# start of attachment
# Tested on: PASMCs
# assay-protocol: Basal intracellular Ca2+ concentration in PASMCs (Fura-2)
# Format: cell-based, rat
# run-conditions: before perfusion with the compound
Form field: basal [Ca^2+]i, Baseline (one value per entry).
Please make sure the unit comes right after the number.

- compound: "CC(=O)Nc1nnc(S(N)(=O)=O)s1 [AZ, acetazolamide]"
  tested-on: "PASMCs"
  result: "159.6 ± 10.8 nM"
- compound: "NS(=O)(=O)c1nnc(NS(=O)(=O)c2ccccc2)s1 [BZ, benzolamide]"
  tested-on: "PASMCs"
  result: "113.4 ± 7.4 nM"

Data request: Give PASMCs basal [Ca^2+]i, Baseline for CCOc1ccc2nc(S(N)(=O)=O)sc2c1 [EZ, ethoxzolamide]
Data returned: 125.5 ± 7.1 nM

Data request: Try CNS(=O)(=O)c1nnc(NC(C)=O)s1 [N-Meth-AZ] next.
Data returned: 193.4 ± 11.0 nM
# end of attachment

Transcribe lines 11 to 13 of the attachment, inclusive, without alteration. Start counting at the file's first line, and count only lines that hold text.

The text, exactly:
  tested-on: "PASMCs"
  result: "113.4 ± 7.4 nM"

Data request: Give PASMCs basal [Ca^2+]i, Baseline for CCOc1ccc2nc(S(N)(=O)=O)sc2c1 [EZ, ethoxzolamide]